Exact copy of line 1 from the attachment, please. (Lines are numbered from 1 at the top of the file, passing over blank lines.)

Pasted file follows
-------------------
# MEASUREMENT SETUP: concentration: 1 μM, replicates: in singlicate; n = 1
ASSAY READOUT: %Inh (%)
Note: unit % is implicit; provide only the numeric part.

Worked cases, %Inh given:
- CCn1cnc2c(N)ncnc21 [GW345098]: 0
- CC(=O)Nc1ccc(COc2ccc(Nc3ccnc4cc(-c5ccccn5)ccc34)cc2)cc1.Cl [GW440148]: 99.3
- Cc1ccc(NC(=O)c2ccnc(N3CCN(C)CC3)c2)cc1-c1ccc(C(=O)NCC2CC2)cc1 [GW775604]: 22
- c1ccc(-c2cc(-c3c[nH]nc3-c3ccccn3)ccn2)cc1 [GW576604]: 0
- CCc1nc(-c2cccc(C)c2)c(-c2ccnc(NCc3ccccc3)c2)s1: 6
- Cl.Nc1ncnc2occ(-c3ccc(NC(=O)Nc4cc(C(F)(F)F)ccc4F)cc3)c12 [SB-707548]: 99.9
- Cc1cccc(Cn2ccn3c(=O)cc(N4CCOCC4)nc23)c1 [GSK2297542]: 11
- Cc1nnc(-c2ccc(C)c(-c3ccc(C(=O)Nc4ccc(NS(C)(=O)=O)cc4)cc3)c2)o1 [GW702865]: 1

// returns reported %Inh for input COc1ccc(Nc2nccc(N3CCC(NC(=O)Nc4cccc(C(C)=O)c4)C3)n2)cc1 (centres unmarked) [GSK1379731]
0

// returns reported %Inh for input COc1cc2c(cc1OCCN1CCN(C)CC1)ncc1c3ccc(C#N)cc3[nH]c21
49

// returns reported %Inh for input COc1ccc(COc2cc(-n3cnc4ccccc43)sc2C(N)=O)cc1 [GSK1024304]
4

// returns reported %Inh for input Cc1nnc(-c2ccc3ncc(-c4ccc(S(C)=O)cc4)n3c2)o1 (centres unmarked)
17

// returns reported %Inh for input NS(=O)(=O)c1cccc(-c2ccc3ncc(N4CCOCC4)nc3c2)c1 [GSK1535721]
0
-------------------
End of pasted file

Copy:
# MEASUREMENT SETUP: concentration: 1 μM, replicates: in singlicate; n = 1